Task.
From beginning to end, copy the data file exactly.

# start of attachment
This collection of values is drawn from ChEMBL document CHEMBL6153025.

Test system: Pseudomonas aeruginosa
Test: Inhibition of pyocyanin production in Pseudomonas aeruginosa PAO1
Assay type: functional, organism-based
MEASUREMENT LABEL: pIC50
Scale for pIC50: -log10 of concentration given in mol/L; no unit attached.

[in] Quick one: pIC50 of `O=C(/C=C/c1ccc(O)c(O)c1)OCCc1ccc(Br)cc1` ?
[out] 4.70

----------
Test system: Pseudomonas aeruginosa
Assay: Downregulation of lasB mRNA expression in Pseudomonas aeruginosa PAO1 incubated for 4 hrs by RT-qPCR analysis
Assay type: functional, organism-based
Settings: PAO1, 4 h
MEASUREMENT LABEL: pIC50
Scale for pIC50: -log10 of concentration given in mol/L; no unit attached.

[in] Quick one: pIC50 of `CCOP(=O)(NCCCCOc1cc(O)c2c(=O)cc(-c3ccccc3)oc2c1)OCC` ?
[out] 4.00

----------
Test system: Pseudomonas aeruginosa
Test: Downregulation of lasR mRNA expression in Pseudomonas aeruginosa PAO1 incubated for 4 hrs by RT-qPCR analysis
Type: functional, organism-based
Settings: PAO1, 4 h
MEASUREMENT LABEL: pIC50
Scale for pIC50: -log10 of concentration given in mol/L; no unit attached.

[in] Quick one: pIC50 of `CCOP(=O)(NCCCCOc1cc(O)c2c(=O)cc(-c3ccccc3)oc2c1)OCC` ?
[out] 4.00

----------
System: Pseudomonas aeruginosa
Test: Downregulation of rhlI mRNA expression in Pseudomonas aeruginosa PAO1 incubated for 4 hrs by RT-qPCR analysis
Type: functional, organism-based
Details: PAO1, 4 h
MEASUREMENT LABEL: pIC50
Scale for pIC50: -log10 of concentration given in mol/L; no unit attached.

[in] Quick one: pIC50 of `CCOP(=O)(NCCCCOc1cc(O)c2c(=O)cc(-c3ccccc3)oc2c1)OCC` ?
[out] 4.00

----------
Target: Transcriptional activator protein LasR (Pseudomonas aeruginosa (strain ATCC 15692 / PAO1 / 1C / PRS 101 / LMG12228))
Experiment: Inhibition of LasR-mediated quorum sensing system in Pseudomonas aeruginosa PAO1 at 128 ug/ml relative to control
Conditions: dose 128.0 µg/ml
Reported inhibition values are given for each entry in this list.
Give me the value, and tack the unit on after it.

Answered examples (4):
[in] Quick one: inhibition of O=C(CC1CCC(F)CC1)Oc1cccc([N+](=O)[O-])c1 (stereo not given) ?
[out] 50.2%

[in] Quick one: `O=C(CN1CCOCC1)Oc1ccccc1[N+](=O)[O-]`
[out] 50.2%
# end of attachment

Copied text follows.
This collection of values is drawn from ChEMBL document CHEMBL6153025.

Test system: Pseudomonas aeruginosa
Test: Inhibition of pyocyanin production in Pseudomonas aeruginosa PAO1
Assay type: functional, organism-based
MEASUREMENT LABEL: pIC50
Scale for pIC50: -log10 of concentration given in mol/L; no unit attached.

[in] Quick one: pIC50 of `O=C(/C=C/c1ccc(O)c(O)c1)OCCc1ccc(Br)cc1` ?
[out] 4.70

----------
Test system: Pseudomonas aeruginosa
Assay: Downregulation of lasB mRNA expression in Pseudomonas aeruginosa PAO1 incubated for 4 hrs by RT-qPCR analysis
Assay type: functional, organism-based
Settings: PAO1, 4 h
MEASUREMENT LABEL: pIC50
Scale for pIC50: -log10 of concentration given in mol/L; no unit attached.

[in] Quick one: pIC50 of `CCOP(=O)(NCCCCOc1cc(O)c2c(=O)cc(-c3ccccc3)oc2c1)OCC` ?
[out] 4.00

----------
Test system: Pseudomonas aeruginosa
Test: Downregulation of lasR mRNA expression in Pseudomonas aeruginosa PAO1 incubated for 4 hrs by RT-qPCR analysis
Type: functional, organism-based
Settings: PAO1, 4 h
MEASUREMENT LABEL: pIC50
Scale for pIC50: -log10 of concentration given in mol/L; no unit attached.

[in] Quick one: pIC50 of `CCOP(=O)(NCCCCOc1cc(O)c2c(=O)cc(-c3ccccc3)oc2c1)OCC` ?
[out] 4.00

----------
System: Pseudomonas aeruginosa
Test: Downregulation of rhlI mRNA expression in Pseudomonas aeruginosa PAO1 incubated for 4 hrs by RT-qPCR analysis
Type: functional, organism-based
Details: PAO1, 4 h
MEASUREMENT LABEL: pIC50
Scale for pIC50: -log10 of concentration given in mol/L; no unit attached.

[in] Quick one: pIC50 of `CCOP(=O)(NCCCCOc1cc(O)c2c(=O)cc(-c3ccccc3)oc2c1)OCC` ?
[out] 4.00

----------
Target: Transcriptional activator protein LasR (Pseudomonas aeruginosa (strain ATCC 15692 / PAO1 / 1C / PRS 101 / LMG12228))
Experiment: Inhibition of LasR-mediated quorum sensing system in Pseudomonas aeruginosa PAO1 at 128 ug/ml relative to control
Conditions: dose 128.0 µg/ml
Reported inhibition values are given for each entry in this list.
Give me the value, and tack the unit on after it.

Answered examples (4):
[in] Quick one: inhibition of O=C(CC1CCC(F)CC1)Oc1cccc([N+](=O)[O-])c1 (stereo not given) ?
[out] 50.2%

[in] Quick one: `O=C(CN1CCOCC1)Oc1ccccc1[N+](=O)[O-]`
[out] 50.2%